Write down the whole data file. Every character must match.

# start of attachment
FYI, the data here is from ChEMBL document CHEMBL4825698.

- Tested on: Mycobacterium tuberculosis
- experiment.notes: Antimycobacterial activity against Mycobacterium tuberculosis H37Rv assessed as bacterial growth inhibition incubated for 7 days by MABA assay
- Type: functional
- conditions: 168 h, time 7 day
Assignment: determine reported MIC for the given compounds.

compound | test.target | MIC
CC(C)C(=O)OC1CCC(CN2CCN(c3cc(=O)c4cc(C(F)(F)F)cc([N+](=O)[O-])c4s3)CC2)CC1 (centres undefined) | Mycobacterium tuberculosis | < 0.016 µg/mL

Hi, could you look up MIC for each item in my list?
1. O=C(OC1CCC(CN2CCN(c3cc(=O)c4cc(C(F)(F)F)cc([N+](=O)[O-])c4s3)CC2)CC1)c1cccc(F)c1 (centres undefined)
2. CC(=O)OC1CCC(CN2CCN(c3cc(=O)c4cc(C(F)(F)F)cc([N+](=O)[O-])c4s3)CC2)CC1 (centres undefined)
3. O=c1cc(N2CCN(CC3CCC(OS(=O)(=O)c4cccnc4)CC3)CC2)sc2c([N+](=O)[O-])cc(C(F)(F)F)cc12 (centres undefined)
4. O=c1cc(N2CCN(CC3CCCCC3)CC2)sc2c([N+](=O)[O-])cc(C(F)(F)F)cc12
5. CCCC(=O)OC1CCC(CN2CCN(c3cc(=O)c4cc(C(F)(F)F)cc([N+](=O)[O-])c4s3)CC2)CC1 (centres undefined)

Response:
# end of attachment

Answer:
FYI, the data here is from ChEMBL document CHEMBL4825698.

- Tested on: Mycobacterium tuberculosis
- experiment.notes: Antimycobacterial activity against Mycobacterium tuberculosis H37Rv assessed as bacterial growth inhibition incubated for 7 days by MABA assay
- Type: functional
- conditions: 168 h, time 7 day
Assignment: determine reported MIC for the given compounds.

compound | test.target | MIC
CC(C)C(=O)OC1CCC(CN2CCN(c3cc(=O)c4cc(C(F)(F)F)cc([N+](=O)[O-])c4s3)CC2)CC1 (centres undefined) | Mycobacterium tuberculosis | < 0.016 µg/mL

Hi, could you look up MIC for each item in my list?
1. O=C(OC1CCC(CN2CCN(c3cc(=O)c4cc(C(F)(F)F)cc([N+](=O)[O-])c4s3)CC2)CC1)c1cccc(F)c1 (centres undefined)
2. CC(=O)OC1CCC(CN2CCN(c3cc(=O)c4cc(C(F)(F)F)cc([N+](=O)[O-])c4s3)CC2)CC1 (centres undefined)
3. O=c1cc(N2CCN(CC3CCC(OS(=O)(=O)c4cccnc4)CC3)CC2)sc2c([N+](=O)[O-])cc(C(F)(F)F)cc12 (centres undefined)
4. O=c1cc(N2CCN(CC3CCCCC3)CC2)sc2c([N+](=O)[O-])cc(C(F)(F)F)cc12
5. CCCC(=O)OC1CCC(CN2CCN(c3cc(=O)c4cc(C(F)(F)F)cc([N+](=O)[O-])c4s3)CC2)CC1 (centres undefined)

Response: